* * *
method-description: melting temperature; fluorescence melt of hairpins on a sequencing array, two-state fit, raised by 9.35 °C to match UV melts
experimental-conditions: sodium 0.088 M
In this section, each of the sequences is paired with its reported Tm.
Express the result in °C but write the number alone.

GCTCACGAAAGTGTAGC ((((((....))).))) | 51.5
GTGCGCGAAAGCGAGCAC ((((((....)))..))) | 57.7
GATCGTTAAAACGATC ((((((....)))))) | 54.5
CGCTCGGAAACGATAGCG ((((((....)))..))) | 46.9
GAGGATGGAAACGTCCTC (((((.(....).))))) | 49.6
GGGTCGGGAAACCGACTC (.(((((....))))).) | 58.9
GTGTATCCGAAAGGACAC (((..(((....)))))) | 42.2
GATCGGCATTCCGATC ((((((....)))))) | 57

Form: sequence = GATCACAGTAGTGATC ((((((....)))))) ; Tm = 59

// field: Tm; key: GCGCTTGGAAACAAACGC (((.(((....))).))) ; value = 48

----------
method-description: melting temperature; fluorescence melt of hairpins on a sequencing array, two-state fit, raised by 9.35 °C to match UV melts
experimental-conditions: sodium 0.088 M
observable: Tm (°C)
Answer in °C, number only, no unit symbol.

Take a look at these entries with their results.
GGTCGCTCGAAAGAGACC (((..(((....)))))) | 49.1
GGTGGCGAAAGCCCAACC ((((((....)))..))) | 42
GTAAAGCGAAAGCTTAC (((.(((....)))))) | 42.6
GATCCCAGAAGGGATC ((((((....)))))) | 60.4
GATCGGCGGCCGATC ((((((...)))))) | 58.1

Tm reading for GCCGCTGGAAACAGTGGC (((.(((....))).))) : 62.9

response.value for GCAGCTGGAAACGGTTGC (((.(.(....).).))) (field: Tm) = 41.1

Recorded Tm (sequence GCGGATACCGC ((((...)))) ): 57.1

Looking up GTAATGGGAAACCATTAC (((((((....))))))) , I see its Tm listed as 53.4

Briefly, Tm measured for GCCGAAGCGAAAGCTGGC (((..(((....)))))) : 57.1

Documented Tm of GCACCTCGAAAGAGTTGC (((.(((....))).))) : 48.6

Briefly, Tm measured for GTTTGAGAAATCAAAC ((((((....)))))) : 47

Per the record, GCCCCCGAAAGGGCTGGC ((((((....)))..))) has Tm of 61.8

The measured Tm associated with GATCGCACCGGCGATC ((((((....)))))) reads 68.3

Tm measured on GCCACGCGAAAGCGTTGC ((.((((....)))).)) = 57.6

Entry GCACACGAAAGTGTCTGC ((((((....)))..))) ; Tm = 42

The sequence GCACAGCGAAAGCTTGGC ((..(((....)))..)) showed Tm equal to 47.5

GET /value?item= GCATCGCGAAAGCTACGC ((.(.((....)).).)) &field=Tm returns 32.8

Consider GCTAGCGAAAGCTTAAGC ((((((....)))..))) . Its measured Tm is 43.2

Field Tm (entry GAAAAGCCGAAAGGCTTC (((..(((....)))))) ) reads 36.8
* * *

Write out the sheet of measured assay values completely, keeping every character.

method-description: melting temperature; fluorescence melt of hairpins on a sequencing array, two-state fit, raised by 9.35 °C to match UV melts
experimental-conditions: sodium 0.088 M
In this section, each of the sequences is paired with its reported Tm.
Express the result in °C but write the number alone.

GCTCACGAAAGTGTAGC ((((((....))).))) | 51.5
GTGCGCGAAAGCGAGCAC ((((((....)))..))) | 57.7
GATCGTTAAAACGATC ((((((....)))))) | 54.5
CGCTCGGAAACGATAGCG ((((((....)))..))) | 46.9
GAGGATGGAAACGTCCTC (((((.(....).))))) | 49.6
GGGTCGGGAAACCGACTC (.(((((....))))).) | 58.9
GTGTATCCGAAAGGACAC (((..(((....)))))) | 42.2
GATCGGCATTCCGATC ((((((....)))))) | 57

Form: sequence = GATCACAGTAGTGATC ((((((....)))))) ; Tm = 59

// field: Tm; key: GCGCTTGGAAACAAACGC (((.(((....))).))) ; value = 48

----------
method-description: melting temperature; fluorescence melt of hairpins on a sequencing array, two-state fit, raised by 9.35 °C to match UV melts
experimental-conditions: sodium 0.088 M
observable: Tm (°C)
Answer in °C, number only, no unit symbol.

Take a look at these entries with their results.
GGTCGCTCGAAAGAGACC (((..(((....)))))) | 49.1
GGTGGCGAAAGCCCAACC ((((((....)))..))) | 42
GTAAAGCGAAAGCTTAC (((.(((....)))))) | 42.6
GATCCCAGAAGGGATC ((((((....)))))) | 60.4
GATCGGCGGCCGATC ((((((...)))))) | 58.1

Tm reading for GCCGCTGGAAACAGTGGC (((.(((....))).))) : 62.9

response.value for GCAGCTGGAAACGGTTGC (((.(.(....).).))) (field: Tm) = 41.1

Recorded Tm (sequence GCGGATACCGC ((((...)))) ): 57.1

Looking up GTAATGGGAAACCATTAC (((((((....))))))) , I see its Tm listed as 53.4

Briefly, Tm measured for GCCGAAGCGAAAGCTGGC (((..(((....)))))) : 57.1

Documented Tm of GCACCTCGAAAGAGTTGC (((.(((....))).))) : 48.6

Briefly, Tm measured for GTTTGAGAAATCAAAC ((((((....)))))) : 47

Per the record, GCCCCCGAAAGGGCTGGC ((((((....)))..))) has Tm of 61.8

The measured Tm associated with GATCGCACCGGCGATC ((((((....)))))) reads 68.3

Tm measured on GCCACGCGAAAGCGTTGC ((.((((....)))).)) = 57.6

Entry GCACACGAAAGTGTCTGC ((((((....)))..))) ; Tm = 42

The sequence GCACAGCGAAAGCTTGGC ((..(((....)))..)) showed Tm equal to 47.5

GET /value?item= GCATCGCGAAAGCTACGC ((.(.((....)).).)) &field=Tm returns 32.8

Consider GCTAGCGAAAGCTTAAGC ((((((....)))..))) . Its measured Tm is 43.2

Field Tm (entry GAAAAGCCGAAAGGCTTC (((..(((....)))))) ) reads 36.8